From Adam Ray on 23 Sep 1998
What's this about non-partitioned? You have to partition the drive before you can use it as your root.
I have an adaptec 1505 SCSI card (no bios). an a seagate 1gig SCSI HDD. I want to install linux to boot from a floppy, and then use the SCSI drive as the root. But when i put in the rescue disk and at the boot: prompt type "rescue aha152x=0x340,12,7,1" it finds the card then finds the drive, but it comes up with an error that the kernel can't load at something like "10:" i'm not sure if that is the exact number, but i' mnot a that machine right now. I was wondering if you could give me, or know where there is a blow-by-blow installationi tutorial for non-partitioned SCSI drives.
If you read the Linux Installation and Getting Started (LIGS) Guide from the LDP --- the Linux Documentation Project --- you'll find a fairly extensive discussion of 'fdisk' and 'Lilo'. LDP is at http://sunsite.unc.edu/LDP and many mirror sites.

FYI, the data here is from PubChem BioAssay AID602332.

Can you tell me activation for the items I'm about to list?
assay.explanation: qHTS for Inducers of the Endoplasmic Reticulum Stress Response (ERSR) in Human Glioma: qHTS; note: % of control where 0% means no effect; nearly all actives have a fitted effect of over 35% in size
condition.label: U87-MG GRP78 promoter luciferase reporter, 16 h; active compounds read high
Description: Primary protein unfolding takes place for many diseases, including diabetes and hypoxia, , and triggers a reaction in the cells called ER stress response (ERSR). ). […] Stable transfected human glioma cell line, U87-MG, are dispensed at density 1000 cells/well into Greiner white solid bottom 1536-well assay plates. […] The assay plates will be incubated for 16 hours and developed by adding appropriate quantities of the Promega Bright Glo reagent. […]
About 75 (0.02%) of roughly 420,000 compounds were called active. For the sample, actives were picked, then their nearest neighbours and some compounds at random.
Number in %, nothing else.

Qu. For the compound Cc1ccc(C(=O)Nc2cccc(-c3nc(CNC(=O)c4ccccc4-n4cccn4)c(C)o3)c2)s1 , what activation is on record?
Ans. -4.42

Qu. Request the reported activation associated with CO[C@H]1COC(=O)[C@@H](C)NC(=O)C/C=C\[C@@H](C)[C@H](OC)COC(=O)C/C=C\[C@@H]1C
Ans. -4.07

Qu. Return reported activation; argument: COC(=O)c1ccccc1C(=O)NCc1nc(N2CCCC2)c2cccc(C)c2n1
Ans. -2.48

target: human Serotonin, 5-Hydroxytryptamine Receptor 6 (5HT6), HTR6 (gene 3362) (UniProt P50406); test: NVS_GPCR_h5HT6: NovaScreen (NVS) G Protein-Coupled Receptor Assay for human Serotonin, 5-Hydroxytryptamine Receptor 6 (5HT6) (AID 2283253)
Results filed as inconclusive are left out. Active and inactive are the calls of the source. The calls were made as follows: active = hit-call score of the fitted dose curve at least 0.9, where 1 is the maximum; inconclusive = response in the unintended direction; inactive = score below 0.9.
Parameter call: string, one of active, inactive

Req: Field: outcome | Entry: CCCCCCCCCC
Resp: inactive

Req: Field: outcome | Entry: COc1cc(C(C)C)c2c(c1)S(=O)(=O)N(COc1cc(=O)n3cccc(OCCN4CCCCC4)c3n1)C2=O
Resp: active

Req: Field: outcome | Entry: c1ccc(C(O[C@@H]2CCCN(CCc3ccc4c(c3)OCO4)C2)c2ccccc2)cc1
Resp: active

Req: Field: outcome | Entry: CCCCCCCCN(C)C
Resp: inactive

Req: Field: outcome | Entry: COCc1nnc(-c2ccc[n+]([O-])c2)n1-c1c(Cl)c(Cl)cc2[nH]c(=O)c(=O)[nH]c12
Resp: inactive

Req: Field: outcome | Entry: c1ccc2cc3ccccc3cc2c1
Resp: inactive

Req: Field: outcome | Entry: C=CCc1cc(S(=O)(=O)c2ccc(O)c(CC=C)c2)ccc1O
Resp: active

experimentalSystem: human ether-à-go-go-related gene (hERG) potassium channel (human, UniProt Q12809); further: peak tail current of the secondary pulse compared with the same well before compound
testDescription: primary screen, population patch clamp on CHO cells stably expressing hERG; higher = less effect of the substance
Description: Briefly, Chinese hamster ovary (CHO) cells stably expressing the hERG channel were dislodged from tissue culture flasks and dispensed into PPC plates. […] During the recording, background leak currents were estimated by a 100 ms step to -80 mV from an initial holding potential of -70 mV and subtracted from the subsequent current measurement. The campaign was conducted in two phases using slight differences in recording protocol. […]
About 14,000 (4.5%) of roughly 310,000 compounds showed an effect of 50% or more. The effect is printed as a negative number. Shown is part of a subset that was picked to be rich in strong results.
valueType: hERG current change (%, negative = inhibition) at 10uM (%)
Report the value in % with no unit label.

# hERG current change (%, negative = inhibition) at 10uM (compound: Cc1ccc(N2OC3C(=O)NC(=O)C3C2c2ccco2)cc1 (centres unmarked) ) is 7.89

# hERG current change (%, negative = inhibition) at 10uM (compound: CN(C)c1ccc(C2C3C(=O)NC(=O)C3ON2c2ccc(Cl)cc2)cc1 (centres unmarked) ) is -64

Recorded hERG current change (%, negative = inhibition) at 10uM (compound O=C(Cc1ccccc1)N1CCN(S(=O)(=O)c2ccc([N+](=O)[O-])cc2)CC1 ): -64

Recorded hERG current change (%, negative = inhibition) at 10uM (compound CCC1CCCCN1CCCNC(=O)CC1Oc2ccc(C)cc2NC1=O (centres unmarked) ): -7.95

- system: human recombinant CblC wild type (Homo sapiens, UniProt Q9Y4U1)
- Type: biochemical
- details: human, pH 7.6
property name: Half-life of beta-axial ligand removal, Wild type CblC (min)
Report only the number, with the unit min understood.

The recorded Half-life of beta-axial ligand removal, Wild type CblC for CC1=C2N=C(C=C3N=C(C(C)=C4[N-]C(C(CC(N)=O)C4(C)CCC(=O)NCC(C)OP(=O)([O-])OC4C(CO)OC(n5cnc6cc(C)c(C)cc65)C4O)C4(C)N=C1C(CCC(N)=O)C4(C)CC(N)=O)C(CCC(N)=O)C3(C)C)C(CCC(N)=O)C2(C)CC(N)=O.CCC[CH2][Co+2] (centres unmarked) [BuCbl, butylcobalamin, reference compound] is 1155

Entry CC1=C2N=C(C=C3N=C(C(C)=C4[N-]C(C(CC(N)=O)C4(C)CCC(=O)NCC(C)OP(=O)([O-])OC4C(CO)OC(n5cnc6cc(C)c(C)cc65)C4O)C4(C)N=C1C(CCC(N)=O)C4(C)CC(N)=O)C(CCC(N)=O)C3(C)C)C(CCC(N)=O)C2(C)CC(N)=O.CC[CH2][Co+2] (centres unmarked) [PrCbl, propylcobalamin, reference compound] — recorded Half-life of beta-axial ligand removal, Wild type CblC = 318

There are also man pages on 'fdisk' and Lilo --- and there is a pretty good Lilo guide (usually included as a .dvi or .ps PostScript file to provide the diagrams and illustrations).
I realize that you won't be using Lilo in the usual way to load this copy of Linux (since a boot sector installed on your SCSI hard drive will never be reached by your BIOS's boot up sequence). However, reading the docs about the way its "usually" done can help understand the exception cases in any event.
Another problem I see in this case is that you're trying to "rescue" a "new installation." That doesn't work. You use a "rescue" diskette to fix an damaged or misconfigured existing installation. To install a new system use an "installation" diskette. Most of the friendly installation programs out there these days (Red Hat, S.u.S.E. etc) will not handle your situation particuarly well. They should install just fine --- but they may not offer the option to "boot from diskette."
So, use their installation to get to the point where it wants to run Lilo --- and let it do that even (no harm in it, even though you don't have a BIOS that will call on it). Then use the rescue diskette to boot into the running system and read the BootDisk HOWTO for advice on creating a custom boot diskette.
You could also use Tom's Root/Boot (tomsrtbt at http://www.toms.net/rb) as the basis for your custom boot disk. It is the easiest single diskette distribution to customize (of the ones that I've tried).
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